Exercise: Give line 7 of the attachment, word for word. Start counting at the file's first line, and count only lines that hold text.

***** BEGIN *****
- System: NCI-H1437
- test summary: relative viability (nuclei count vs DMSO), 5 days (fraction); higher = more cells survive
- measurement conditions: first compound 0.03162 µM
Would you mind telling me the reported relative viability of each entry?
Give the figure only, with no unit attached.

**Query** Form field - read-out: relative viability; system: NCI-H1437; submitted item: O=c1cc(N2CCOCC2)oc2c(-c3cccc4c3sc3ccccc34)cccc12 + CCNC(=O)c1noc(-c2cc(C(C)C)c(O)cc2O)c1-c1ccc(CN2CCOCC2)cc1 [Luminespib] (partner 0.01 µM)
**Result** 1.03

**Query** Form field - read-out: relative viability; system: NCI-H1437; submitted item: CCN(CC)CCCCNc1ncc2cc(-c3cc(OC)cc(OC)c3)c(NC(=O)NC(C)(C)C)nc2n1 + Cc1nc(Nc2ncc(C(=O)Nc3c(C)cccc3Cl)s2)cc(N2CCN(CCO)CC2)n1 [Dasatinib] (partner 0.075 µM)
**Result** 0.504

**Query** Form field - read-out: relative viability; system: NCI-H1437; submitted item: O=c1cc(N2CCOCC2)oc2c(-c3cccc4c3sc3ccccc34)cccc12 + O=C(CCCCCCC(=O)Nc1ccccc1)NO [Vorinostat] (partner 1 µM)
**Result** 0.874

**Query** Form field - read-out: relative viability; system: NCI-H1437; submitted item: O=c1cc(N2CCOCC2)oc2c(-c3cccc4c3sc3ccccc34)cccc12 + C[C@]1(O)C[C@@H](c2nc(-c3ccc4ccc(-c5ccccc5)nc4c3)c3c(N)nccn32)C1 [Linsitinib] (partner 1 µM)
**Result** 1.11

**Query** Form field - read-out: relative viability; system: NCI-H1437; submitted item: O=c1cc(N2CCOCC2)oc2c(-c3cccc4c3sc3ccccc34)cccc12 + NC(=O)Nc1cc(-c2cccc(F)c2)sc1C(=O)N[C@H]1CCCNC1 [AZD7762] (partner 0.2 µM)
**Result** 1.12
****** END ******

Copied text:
**Result** 1.03